A Qualitative Descriptive Case Study: The Impact of Texting on Writing Professors

A Qualitative Descriptive Case Study: The Impact of Texting on Writing Professors

Author: 
Mavis Carr
Program of study: 
Ed.D./CI
Abstract: 
Computer technology’s ubiquitous nature results in the tremendous increase of written communication between individuals, including educators and students. This study presents the specific problem regarding the lack of research on the impact of texting language on university writing professors. The participants in this study were adjunct and full-time university writing professors who taught primarily writing courses to undergraduate students. The purpose of this descriptive single-case study was to explore and capture the experiences of the professors to determine how best to leverage the technology to enhance students' writing abilities. The demographics of the study participants included eight adjunct and full-time writing professors who taught courses in intermediate and advanced reporting and news writing, business journalism, composition, editing, and media writing. Documentation of the experiences of the study participants required the use of a focus group session, individual face-to-face interviews, and direct observation. The use of notes from direct observations facilitated triangulation and assisted in the recording of vivid descriptions and checking for non-verbal cues, behaviors, and interactions. The qualitative findings from this study may result in the discovery of innovative tools to advance the pedagogical practice of university writing professors. The results of the study were consistent with communication-related theories and pertinent literature.
Dedication: 
When I started this journey four years ago, I had no idea what I had signed up for. My family, loving to a fault, supported my impulsive decision, providing valuable support and the space I needed to conduct my studies. It is to them—from the youngest grandchild (Colin Jeffrey, at this writing) to the oldest (89-year-old Uncle James)—that I dedicate this work, which was painstakingly drafted, erased, rewritten, and cried over for the past 48 months. To my late parents Horace and Mercedes Gillon … thank you for instilling in me the importance of education and being well-mannered. To my three children—Tennille, Nadine, and Eric—who are now grown with families of their own--I thank you for continuing to cheer me on throughout this arduous process. (I promise to call you more often.) Last but never least, I dedicate this dissertation to my soul mate and husband Donald, without whom I would never know which way to turn. Thank you for being my rock, sounding board, brilliant-idea generator, and scenario man. You are truly the wisest person I know … and love.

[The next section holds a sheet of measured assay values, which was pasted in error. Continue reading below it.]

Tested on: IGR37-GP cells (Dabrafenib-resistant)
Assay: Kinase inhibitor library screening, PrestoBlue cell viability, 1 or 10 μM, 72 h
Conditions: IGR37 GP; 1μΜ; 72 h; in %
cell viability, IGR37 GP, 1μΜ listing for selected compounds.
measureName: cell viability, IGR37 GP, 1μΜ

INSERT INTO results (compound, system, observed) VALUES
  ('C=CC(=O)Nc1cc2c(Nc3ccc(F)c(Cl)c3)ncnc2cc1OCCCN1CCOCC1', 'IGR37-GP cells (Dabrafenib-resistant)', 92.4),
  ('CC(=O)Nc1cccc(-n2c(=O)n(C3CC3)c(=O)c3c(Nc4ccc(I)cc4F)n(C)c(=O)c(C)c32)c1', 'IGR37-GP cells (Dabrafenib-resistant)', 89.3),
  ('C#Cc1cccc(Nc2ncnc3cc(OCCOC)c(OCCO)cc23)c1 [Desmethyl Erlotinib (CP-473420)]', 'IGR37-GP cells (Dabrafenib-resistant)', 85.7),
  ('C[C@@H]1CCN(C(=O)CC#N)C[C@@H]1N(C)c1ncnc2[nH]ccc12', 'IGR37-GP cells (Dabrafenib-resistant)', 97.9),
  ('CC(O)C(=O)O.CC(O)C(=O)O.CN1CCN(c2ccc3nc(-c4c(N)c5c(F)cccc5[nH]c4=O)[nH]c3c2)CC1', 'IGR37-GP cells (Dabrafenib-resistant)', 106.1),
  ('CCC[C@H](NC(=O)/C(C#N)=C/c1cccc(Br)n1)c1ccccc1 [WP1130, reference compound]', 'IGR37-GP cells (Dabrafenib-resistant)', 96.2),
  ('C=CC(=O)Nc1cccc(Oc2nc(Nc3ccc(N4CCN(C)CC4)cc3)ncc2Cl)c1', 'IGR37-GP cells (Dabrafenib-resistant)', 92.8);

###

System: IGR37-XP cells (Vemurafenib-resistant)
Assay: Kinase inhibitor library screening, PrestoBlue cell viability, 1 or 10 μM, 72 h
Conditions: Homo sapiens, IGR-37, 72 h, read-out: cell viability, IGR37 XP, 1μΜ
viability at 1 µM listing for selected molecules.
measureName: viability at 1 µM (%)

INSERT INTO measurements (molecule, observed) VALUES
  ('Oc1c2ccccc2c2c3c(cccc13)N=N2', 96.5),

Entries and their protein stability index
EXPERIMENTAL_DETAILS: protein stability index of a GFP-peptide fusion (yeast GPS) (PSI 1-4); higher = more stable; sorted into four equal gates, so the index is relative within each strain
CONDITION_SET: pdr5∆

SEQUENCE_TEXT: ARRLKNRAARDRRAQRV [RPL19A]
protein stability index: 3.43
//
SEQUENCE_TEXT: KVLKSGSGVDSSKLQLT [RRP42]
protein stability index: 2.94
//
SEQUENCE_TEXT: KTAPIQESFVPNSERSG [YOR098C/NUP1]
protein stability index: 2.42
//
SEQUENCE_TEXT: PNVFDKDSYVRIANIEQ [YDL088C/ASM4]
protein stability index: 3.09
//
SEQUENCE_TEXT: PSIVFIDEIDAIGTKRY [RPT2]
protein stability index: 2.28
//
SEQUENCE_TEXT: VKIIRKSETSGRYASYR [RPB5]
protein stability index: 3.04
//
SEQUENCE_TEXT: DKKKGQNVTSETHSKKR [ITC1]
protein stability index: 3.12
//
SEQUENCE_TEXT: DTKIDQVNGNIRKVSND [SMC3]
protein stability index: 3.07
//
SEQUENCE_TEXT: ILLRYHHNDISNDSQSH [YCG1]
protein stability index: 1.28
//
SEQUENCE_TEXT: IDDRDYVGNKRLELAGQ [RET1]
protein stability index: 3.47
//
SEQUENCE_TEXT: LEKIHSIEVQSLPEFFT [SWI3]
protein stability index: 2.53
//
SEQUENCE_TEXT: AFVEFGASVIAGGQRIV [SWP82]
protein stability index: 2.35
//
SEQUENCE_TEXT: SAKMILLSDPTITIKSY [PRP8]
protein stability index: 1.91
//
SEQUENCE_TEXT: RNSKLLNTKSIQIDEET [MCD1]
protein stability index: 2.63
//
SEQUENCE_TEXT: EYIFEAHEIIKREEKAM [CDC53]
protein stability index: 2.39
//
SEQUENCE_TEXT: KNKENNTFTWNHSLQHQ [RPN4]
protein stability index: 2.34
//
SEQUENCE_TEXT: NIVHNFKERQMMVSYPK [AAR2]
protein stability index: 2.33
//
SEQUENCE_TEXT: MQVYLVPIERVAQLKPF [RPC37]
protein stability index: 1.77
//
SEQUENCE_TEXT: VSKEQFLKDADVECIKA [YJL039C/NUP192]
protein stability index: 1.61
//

Acknowledgements: 
Where do I begin in acknowledging all the extremely tolerant individuals who assisted me during this educational, life-changing process? But first, I would be remiss if I neglected to mention the e-mail I received from one of my former students who set me on this path. When I spotted what I deemed to be the inappropriate use of texting language within the message, I was greatly disturbed. I thank you, Ariana, for the experience that I believe we both learned from and are now the wiser for. To Doctors Marilyn Dickey and Margaret Boice, bless you for responding to my panicked and often frantic e-mails and calls where I cried “Woe is me!” much too often to count. I thank you for your sage wisdom and abundant patience. I am forever grateful to my committee chair, Dr. Scharbrenia “Breee” Lockhart, who politely turned me down when I first asked her to lead my committee. As a determined (yet frustrated) student struggling to grasp the concepts of developmental and learning theories, I relentlessly pursued Dr. Breee who gently explained that she typically waited to see how her students fared in her courses before making such decisions. (Fortunately, I earned an A.) Finally, I must note the significant contributions and assistance of my friend and mentor Dr. Rosalynne “Roz” Whitaker-Heck. She not only allowed me to borrow scholarly materials used in my dissertation, she was also a limitless source of information and was always available when I hit what I perceived to be the proverbial brick wall or wanted to throw in the towel. Dr. Roz, you rock!